Tigers taking over top 10 as Auburn, Mizzou keep rolling

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The e-mail landed not long after last week's Power Rankings were published. The subject line? "OK, maybe I deserve that ..."

Actually, Mark Anderson of the Las Vegas Review-Journal didn't deserve the scorn I heaped upon him in the introduction to last week's rankings. I questioned how Anderson could possibly rank Wisconsin 10 spots below an Ohio State team it had just beaten. I assumed Anderson was one of those voters -- and there are a few -- who don't pay attention to the games. In fact, the Wisconsin/Ohio State gaffe came because Anderson is trying something different this season in an attempt to rank teams without bias.

In past seasons, Anderson ranked teams the same way most of us -- including me -- do, using research, personal observations and gut instincts to formulate the rankings. Our intentions are noble, but the fact of the matter is that none of us can completely eliminate bias no matter how hard we try. (Not necessarily for where we went to school, but for the teams we've seen more.)

Anderson has attempted to eliminate that bias this season by using a point system. He was kind enough to share it with SI.com. Here it is. (For reference purposes, here is Anderson's ballot for this week.)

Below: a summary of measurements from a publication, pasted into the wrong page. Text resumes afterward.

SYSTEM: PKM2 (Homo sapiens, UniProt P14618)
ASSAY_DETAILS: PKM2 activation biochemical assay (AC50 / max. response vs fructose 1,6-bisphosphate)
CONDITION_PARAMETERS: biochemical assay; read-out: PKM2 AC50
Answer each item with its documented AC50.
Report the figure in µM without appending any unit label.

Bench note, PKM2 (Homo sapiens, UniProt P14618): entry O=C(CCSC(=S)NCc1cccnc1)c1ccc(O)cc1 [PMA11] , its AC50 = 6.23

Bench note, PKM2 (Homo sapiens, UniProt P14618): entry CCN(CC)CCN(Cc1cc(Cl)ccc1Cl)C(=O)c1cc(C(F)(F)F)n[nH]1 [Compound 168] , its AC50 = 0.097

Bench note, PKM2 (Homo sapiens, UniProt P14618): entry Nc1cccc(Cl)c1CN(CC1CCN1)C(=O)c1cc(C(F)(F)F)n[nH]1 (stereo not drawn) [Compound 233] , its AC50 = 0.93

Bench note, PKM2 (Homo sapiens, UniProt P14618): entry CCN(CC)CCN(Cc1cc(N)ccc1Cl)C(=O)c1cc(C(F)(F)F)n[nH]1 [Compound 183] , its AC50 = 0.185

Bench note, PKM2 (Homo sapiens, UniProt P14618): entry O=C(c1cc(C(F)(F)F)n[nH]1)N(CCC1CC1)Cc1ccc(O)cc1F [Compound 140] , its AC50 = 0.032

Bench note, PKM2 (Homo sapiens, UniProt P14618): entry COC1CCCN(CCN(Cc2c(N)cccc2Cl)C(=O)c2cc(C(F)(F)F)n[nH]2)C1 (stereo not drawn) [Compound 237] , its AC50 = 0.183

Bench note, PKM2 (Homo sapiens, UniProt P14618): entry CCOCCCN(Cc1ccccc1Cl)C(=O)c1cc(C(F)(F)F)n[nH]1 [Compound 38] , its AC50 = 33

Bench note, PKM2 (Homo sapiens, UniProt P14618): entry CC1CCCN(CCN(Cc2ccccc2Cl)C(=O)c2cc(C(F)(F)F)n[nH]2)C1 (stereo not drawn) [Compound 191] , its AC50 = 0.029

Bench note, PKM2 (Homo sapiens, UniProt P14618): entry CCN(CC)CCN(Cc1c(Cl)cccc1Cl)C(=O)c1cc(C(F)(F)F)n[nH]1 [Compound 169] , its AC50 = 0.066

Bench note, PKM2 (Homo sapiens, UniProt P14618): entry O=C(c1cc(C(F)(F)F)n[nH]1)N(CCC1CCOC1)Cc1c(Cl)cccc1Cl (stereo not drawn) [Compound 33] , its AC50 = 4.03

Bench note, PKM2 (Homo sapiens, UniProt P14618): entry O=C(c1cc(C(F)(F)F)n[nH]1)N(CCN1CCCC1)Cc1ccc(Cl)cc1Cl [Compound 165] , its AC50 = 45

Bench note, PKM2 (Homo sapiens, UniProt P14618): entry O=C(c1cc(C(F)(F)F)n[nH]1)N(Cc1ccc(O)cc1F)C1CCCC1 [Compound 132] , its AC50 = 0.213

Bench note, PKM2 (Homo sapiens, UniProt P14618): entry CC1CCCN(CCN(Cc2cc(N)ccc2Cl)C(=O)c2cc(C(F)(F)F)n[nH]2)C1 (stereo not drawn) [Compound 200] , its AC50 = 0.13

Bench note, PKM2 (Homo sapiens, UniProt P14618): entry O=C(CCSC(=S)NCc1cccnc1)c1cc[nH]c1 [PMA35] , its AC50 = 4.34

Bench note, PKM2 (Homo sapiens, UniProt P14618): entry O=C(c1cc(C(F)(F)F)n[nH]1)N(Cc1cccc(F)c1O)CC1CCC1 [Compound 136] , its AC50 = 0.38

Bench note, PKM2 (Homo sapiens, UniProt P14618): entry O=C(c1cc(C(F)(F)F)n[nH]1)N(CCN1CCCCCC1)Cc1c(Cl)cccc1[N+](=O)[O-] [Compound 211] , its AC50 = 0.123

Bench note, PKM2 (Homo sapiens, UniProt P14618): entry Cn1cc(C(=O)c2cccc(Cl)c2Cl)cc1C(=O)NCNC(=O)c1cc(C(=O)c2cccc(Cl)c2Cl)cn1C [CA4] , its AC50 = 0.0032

* Ten points per victory.

* One point for each opponent's victory, except for FCS opponents (no points).

* One point for every 10-point margin of victory (minus a point for every 10 points in a loss). In other words, if a team wins by 32 points, it gets three points in addition to the 10 for the victory.

* Total points divided by games played. Ranking by average. "I break any ties," Anderson wrote. "Auburn and TCU tied on my ballot, but I had Auburn ahead going into the week and kept it that way. There also were ties between Wisconsin and LSU (I believe Wisconsin has the stronger résumé), Arizona and Florida State (I think Arizona is playing better) and Mississippi State and Hawaii (Bulldogs already were ranked)."

Anderson evaluates teams in the same fashion as the computer polls that make up part of the BCS formula. That approach eliminates plenty of biases, but it also produces some curious results such as the Ohio State/Wisconsin situation. Anderson joked that he knows he'll get a ton of hate mail now that the formula is public. So be nice, folks. Anderson is a poll voter making an honest effort to rank teams as fairly as possible.

If only all the voters in the polls that actually count in the BCS rankings put forth so much effort.

NCAA Football Power Rankings